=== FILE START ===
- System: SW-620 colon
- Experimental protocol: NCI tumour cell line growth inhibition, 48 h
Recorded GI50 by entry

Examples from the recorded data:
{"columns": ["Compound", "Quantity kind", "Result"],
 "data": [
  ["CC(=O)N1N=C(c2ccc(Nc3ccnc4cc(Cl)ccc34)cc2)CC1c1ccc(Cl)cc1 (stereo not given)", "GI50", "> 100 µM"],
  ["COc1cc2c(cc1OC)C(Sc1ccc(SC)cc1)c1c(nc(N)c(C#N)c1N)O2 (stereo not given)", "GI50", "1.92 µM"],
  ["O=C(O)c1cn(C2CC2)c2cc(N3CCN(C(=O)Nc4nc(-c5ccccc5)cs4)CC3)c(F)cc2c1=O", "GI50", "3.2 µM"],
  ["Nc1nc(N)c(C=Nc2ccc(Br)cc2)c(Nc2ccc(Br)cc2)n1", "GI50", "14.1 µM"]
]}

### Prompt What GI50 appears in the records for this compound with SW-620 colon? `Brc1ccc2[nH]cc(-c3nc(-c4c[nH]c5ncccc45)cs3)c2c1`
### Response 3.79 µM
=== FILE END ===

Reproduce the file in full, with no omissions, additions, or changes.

- System: SW-620 colon
- Experimental protocol: NCI tumour cell line growth inhibition, 48 h
Recorded GI50 by entry

Examples from the recorded data:
{"columns": ["Compound", "Quantity kind", "Result"],
 "data": [
  ["CC(=O)N1N=C(c2ccc(Nc3ccnc4cc(Cl)ccc34)cc2)CC1c1ccc(Cl)cc1 (stereo not given)", "GI50", "> 100 µM"],
  ["COc1cc2c(cc1OC)C(Sc1ccc(SC)cc1)c1c(nc(N)c(C#N)c1N)O2 (stereo not given)", "GI50", "1.92 µM"],
  ["O=C(O)c1cn(C2CC2)c2cc(N3CCN(C(=O)Nc4nc(-c5ccccc5)cs4)CC3)c(F)cc2c1=O", "GI50", "3.2 µM"],
  ["Nc1nc(N)c(C=Nc2ccc(Br)cc2)c(Nc2ccc(Br)cc2)n1", "GI50", "14.1 µM"]
]}

### Prompt What GI50 appears in the records for this compound with SW-620 colon? `Brc1ccc2[nH]cc(-c3nc(-c4c[nH]c5ncccc45)cs3)c2c1`
### Response 3.79 µM